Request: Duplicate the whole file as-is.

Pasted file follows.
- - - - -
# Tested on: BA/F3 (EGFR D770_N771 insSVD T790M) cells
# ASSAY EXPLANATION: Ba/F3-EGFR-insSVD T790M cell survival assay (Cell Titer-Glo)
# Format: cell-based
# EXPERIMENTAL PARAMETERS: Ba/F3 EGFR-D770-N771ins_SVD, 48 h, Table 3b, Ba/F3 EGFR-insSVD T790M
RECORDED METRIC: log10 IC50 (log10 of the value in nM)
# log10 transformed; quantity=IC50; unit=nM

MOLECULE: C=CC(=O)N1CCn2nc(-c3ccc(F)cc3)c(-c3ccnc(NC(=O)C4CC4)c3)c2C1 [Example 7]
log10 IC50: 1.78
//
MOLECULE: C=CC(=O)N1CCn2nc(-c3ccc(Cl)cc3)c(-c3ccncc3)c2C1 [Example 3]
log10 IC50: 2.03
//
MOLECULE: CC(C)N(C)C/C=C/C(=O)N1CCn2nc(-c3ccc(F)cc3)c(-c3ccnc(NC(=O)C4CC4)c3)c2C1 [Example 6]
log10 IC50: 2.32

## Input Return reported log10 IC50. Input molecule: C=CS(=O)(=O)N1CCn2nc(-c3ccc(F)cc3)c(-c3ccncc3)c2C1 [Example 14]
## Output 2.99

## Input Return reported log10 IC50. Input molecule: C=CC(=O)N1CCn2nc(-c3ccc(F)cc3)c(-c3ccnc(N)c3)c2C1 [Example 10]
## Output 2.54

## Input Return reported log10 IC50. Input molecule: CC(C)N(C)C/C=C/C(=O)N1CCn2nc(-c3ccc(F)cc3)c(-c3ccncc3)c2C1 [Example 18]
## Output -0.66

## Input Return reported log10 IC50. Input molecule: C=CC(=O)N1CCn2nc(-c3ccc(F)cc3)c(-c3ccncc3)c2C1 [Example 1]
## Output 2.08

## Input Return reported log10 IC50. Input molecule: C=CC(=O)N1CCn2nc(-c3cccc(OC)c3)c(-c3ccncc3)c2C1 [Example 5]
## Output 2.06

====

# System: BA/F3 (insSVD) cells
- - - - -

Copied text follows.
# Tested on: BA/F3 (EGFR D770_N771 insSVD T790M) cells
# ASSAY EXPLANATION: Ba/F3-EGFR-insSVD T790M cell survival assay (Cell Titer-Glo)
# Format: cell-based
# EXPERIMENTAL PARAMETERS: Ba/F3 EGFR-D770-N771ins_SVD, 48 h, Table 3b, Ba/F3 EGFR-insSVD T790M
RECORDED METRIC: log10 IC50 (log10 of the value in nM)
# log10 transformed; quantity=IC50; unit=nM

MOLECULE: C=CC(=O)N1CCn2nc(-c3ccc(F)cc3)c(-c3ccnc(NC(=O)C4CC4)c3)c2C1 [Example 7]
log10 IC50: 1.78
//
MOLECULE: C=CC(=O)N1CCn2nc(-c3ccc(Cl)cc3)c(-c3ccncc3)c2C1 [Example 3]
log10 IC50: 2.03
//
MOLECULE: CC(C)N(C)C/C=C/C(=O)N1CCn2nc(-c3ccc(F)cc3)c(-c3ccnc(NC(=O)C4CC4)c3)c2C1 [Example 6]
log10 IC50: 2.32

## Input Return reported log10 IC50. Input molecule: C=CS(=O)(=O)N1CCn2nc(-c3ccc(F)cc3)c(-c3ccncc3)c2C1 [Example 14]
## Output 2.99

## Input Return reported log10 IC50. Input molecule: C=CC(=O)N1CCn2nc(-c3ccc(F)cc3)c(-c3ccnc(N)c3)c2C1 [Example 10]
## Output 2.54

## Input Return reported log10 IC50. Input molecule: CC(C)N(C)C/C=C/C(=O)N1CCn2nc(-c3ccc(F)cc3)c(-c3ccncc3)c2C1 [Example 18]
## Output -0.66

## Input Return reported log10 IC50. Input molecule: C=CC(=O)N1CCn2nc(-c3ccc(F)cc3)c(-c3ccncc3)c2C1 [Example 1]
## Output 2.08

## Input Return reported log10 IC50. Input molecule: C=CC(=O)N1CCn2nc(-c3cccc(OC)c3)c(-c3ccncc3)c2C1 [Example 5]
## Output 2.06

====

# System: BA/F3 (insSVD) cells